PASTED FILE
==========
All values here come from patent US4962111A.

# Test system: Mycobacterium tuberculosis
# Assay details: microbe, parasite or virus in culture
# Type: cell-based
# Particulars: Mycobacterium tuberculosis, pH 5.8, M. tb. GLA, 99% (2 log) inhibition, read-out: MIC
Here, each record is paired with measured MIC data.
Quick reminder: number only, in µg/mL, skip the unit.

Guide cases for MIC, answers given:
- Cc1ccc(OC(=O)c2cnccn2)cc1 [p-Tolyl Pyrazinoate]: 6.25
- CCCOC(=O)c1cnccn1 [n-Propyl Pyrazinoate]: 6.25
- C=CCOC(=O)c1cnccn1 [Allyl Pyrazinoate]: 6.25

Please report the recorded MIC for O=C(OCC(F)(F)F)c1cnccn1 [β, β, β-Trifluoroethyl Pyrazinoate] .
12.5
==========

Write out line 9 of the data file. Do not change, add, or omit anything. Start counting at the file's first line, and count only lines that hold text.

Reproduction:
- Cc1ccc(OC(=O)c2cnccn2)cc1 [p-Tolyl Pyrazinoate]: 6.25